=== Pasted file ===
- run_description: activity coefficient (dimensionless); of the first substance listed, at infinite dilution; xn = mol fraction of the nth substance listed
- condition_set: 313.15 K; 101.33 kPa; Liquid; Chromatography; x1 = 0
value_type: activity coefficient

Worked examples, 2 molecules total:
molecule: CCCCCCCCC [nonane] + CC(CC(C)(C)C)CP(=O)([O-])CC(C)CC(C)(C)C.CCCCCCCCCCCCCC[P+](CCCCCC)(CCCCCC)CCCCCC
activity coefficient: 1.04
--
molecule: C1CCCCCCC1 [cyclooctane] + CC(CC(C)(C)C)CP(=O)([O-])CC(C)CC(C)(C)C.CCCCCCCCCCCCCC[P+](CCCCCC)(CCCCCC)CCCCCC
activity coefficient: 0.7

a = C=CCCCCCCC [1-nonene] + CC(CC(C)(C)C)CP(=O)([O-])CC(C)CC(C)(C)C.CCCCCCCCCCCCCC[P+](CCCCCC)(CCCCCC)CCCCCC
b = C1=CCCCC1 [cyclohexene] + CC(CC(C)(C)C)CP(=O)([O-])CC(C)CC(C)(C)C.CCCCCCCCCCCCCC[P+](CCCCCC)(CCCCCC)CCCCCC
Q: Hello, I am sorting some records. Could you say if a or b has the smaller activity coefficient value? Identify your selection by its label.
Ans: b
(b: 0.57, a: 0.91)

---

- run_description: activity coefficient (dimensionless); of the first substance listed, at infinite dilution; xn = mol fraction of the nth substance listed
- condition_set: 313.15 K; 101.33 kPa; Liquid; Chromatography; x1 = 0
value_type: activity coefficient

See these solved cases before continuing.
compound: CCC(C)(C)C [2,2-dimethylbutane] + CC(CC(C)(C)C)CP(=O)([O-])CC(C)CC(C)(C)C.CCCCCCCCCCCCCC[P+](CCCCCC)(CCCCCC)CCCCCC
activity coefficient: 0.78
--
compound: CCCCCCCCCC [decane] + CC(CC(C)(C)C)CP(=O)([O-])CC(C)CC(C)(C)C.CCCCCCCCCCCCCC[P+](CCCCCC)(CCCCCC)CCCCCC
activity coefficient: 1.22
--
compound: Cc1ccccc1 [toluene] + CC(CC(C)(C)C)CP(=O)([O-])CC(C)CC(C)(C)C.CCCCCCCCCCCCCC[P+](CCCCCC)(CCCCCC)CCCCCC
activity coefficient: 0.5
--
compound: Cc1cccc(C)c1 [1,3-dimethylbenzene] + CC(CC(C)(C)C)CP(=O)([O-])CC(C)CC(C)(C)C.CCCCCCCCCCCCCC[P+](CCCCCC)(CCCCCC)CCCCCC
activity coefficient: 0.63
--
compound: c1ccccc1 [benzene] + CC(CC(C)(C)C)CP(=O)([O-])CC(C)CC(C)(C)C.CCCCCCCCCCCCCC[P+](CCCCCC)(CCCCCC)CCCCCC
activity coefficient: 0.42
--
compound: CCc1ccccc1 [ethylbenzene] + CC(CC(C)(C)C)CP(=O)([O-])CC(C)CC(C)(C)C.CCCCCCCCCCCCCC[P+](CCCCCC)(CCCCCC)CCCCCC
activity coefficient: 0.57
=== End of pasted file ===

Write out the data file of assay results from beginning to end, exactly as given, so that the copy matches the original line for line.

- run_description: activity coefficient (dimensionless); of the first substance listed, at infinite dilution; xn = mol fraction of the nth substance listed
- condition_set: 313.15 K; 101.33 kPa; Liquid; Chromatography; x1 = 0
value_type: activity coefficient

Worked examples, 2 molecules total:
molecule: CCCCCCCCC [nonane] + CC(CC(C)(C)C)CP(=O)([O-])CC(C)CC(C)(C)C.CCCCCCCCCCCCCC[P+](CCCCCC)(CCCCCC)CCCCCC
activity coefficient: 1.04
--
molecule: C1CCCCCCC1 [cyclooctane] + CC(CC(C)(C)C)CP(=O)([O-])CC(C)CC(C)(C)C.CCCCCCCCCCCCCC[P+](CCCCCC)(CCCCCC)CCCCCC
activity coefficient: 0.7

a = C=CCCCCCCC [1-nonene] + CC(CC(C)(C)C)CP(=O)([O-])CC(C)CC(C)(C)C.CCCCCCCCCCCCCC[P+](CCCCCC)(CCCCCC)CCCCCC
b = C1=CCCCC1 [cyclohexene] + CC(CC(C)(C)C)CP(=O)([O-])CC(C)CC(C)(C)C.CCCCCCCCCCCCCC[P+](CCCCCC)(CCCCCC)CCCCCC
Q: Hello, I am sorting some records. Could you say if a or b has the smaller activity coefficient value? Identify your selection by its label.
Ans: b
(b: 0.57, a: 0.91)

---

- run_description: activity coefficient (dimensionless); of the first substance listed, at infinite dilution; xn = mol fraction of the nth substance listed
- condition_set: 313.15 K; 101.33 kPa; Liquid; Chromatography; x1 = 0
value_type: activity coefficient

See these solved cases before continuing.
compound: CCC(C)(C)C [2,2-dimethylbutane] + CC(CC(C)(C)C)CP(=O)([O-])CC(C)CC(C)(C)C.CCCCCCCCCCCCCC[P+](CCCCCC)(CCCCCC)CCCCCC
activity coefficient: 0.78
--
compound: CCCCCCCCCC [decane] + CC(CC(C)(C)C)CP(=O)([O-])CC(C)CC(C)(C)C.CCCCCCCCCCCCCC[P+](CCCCCC)(CCCCCC)CCCCCC
activity coefficient: 1.22
--
compound: Cc1ccccc1 [toluene] + CC(CC(C)(C)C)CP(=O)([O-])CC(C)CC(C)(C)C.CCCCCCCCCCCCCC[P+](CCCCCC)(CCCCCC)CCCCCC
activity coefficient: 0.5
--
compound: Cc1cccc(C)c1 [1,3-dimethylbenzene] + CC(CC(C)(C)C)CP(=O)([O-])CC(C)CC(C)(C)C.CCCCCCCCCCCCCC[P+](CCCCCC)(CCCCCC)CCCCCC
activity coefficient: 0.63
--
compound: c1ccccc1 [benzene] + CC(CC(C)(C)C)CP(=O)([O-])CC(C)CC(C)(C)C.CCCCCCCCCCCCCC[P+](CCCCCC)(CCCCCC)CCCCCC
activity coefficient: 0.42
--
compound: CCc1ccccc1 [ethylbenzene] + CC(CC(C)(C)C)CP(=O)([O-])CC(C)CC(C)(C)C.CCCCCCCCCCCCCC[P+](CCCCCC)(CCCCCC)CCCCCC
activity coefficient: 0.57